# Is velocity the derivative of position, distance, or displacement?

All over the internet, I am seeing different people defining velocity as the derivative of either position, distance, or displacement and it is really confusing me. I can understand how the derivative of position is velocity because the very definition of velocity is (change in position)/(change in time) or (displacement)/(change in time). So how could (CHANGE in displacement)/(change in time) or (CHANGE in distance)/(change in time) give you velocity as well? Could someone tell me what is the correct way to define velocity.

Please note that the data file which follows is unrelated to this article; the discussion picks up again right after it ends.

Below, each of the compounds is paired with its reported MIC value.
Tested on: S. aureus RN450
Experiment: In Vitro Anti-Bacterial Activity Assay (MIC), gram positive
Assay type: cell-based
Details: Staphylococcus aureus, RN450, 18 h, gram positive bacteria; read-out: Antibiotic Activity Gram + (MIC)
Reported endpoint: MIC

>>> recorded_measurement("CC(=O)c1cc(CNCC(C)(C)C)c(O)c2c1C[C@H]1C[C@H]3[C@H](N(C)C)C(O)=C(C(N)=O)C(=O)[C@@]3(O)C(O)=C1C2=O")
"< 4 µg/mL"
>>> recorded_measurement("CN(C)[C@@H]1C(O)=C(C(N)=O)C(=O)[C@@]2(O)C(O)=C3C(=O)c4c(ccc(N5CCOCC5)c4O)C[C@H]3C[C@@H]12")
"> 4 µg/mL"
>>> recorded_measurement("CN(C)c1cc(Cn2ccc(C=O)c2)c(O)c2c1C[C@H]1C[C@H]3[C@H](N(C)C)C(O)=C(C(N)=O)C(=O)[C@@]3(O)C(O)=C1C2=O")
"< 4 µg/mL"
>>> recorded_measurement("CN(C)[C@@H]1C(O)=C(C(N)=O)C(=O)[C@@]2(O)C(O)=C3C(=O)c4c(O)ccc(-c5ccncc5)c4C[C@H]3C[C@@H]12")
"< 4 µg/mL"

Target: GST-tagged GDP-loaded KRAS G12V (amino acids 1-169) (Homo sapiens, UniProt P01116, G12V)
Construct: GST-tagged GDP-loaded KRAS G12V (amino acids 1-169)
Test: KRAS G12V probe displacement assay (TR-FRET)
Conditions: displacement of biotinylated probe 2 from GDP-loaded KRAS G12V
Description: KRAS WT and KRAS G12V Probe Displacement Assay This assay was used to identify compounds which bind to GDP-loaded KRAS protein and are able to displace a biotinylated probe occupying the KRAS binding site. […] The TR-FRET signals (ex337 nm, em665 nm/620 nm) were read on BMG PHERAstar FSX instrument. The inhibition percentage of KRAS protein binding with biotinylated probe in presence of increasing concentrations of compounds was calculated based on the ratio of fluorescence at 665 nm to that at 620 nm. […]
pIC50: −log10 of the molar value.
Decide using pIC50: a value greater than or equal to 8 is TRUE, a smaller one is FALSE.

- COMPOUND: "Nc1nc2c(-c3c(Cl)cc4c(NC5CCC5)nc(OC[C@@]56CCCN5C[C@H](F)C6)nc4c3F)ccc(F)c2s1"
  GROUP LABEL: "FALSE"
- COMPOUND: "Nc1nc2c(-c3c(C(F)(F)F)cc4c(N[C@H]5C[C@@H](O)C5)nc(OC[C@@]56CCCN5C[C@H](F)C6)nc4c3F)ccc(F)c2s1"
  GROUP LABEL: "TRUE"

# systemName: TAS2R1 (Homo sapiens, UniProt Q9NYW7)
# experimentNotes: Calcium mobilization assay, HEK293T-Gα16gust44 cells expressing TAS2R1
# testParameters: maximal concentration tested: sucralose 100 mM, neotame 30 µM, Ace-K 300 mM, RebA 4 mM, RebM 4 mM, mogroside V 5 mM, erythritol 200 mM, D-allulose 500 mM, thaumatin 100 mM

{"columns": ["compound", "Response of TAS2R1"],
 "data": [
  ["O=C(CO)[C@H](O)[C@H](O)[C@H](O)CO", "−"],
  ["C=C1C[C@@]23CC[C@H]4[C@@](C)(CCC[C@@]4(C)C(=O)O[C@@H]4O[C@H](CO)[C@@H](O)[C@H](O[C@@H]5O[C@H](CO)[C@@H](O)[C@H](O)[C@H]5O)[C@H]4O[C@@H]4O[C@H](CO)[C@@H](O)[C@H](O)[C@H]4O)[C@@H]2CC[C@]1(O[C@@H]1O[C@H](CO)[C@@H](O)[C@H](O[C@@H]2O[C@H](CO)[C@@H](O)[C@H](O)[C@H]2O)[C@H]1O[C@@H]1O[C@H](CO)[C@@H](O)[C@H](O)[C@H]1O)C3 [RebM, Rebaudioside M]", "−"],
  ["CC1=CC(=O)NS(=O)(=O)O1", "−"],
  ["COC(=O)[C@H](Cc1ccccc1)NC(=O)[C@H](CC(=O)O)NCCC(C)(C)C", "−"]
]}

If I say the position of an object is $$p(t)$$, then its displacement from any arbitrary initial point $$p_0$$ is $$p(t) - p_0$$. The derivative of that, $$\frac{d}{dt}(p(t)-p_0)$$ is exactly equal to $$\frac{dp}{dt}$$, which is the derivative of $$p(t)$$ as well.